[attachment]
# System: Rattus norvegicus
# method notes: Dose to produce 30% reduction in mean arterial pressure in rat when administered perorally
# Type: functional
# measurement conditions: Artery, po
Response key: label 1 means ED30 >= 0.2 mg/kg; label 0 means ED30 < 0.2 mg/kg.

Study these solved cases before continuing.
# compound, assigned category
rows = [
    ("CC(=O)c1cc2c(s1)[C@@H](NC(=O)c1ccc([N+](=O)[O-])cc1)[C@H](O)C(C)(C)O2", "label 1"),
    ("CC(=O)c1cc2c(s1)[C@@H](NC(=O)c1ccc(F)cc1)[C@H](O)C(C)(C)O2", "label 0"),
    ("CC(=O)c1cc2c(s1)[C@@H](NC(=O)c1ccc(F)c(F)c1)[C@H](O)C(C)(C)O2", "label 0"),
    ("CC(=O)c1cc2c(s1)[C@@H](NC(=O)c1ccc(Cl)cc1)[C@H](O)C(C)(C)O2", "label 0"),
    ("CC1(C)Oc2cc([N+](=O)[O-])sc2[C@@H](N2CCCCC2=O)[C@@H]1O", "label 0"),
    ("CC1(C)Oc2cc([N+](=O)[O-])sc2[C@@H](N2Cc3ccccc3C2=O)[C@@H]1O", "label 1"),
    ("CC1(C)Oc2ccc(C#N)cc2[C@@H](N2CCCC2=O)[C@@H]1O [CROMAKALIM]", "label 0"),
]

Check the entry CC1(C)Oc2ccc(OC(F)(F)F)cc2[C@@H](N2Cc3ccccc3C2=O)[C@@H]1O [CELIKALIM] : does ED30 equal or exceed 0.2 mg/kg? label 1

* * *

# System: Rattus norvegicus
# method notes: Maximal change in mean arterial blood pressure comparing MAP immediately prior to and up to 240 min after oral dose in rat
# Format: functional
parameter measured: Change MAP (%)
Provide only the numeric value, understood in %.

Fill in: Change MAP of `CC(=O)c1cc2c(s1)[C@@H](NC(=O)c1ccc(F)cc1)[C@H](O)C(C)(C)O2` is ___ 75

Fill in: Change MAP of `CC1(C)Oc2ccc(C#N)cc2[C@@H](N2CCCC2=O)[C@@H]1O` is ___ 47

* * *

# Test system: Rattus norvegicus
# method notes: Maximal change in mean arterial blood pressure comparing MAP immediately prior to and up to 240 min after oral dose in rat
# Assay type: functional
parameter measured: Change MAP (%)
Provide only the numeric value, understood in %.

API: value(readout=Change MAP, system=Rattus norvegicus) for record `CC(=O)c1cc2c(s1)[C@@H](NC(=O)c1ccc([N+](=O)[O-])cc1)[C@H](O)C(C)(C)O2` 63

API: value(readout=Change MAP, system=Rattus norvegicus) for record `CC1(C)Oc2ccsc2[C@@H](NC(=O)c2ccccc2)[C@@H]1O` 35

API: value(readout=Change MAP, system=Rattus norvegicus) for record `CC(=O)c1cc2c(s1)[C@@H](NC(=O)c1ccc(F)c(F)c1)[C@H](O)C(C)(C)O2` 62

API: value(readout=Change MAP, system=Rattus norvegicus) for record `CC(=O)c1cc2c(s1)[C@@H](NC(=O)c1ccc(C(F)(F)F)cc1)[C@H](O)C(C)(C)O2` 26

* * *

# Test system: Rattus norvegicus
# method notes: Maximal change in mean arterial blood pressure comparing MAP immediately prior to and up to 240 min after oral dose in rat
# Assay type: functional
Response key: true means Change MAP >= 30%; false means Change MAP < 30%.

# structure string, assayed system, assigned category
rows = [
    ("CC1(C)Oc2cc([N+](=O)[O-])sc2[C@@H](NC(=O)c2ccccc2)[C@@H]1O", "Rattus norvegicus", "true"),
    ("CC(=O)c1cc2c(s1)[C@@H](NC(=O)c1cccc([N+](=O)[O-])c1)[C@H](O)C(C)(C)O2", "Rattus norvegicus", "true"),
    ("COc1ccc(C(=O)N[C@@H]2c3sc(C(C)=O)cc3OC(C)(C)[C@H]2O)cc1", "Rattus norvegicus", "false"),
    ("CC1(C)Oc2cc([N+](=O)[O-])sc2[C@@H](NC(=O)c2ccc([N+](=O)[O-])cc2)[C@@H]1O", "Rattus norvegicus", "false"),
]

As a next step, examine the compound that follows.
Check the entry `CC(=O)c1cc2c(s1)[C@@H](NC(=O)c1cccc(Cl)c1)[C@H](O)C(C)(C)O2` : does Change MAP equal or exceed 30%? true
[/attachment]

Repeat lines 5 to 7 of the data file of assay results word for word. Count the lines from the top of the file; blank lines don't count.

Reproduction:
Response key: label 1 means ED30 >= 0.2 mg/kg; label 0 means ED30 < 0.2 mg/kg.

Study these solved cases before continuing.
# compound, assigned category